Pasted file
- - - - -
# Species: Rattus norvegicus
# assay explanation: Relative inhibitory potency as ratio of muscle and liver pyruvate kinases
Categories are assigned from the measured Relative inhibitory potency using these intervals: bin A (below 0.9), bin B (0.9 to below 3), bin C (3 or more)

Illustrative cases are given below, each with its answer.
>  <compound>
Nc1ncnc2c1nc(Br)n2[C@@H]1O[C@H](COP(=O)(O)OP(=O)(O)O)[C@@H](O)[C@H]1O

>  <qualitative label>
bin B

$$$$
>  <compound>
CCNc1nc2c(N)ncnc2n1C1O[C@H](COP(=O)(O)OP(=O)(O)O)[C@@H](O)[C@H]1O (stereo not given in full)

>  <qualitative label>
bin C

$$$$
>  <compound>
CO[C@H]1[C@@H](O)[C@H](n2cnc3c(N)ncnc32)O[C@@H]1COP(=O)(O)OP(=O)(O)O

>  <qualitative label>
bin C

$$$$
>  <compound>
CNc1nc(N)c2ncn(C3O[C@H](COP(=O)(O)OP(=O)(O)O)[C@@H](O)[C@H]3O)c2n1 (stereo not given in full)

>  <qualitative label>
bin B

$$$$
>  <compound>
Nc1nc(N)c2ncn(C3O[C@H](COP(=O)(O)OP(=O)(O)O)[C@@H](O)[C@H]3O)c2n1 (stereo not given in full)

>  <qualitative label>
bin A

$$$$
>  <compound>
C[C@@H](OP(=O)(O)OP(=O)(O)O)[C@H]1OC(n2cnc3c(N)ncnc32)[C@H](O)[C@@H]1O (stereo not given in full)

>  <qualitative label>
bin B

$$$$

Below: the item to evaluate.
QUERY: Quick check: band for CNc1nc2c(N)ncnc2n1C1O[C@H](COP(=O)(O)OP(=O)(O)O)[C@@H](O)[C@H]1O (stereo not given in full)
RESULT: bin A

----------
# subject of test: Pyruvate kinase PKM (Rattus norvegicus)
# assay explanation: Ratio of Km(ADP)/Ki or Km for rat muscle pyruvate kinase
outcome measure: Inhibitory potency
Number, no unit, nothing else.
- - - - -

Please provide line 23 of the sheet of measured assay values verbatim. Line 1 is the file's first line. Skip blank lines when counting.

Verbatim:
bin B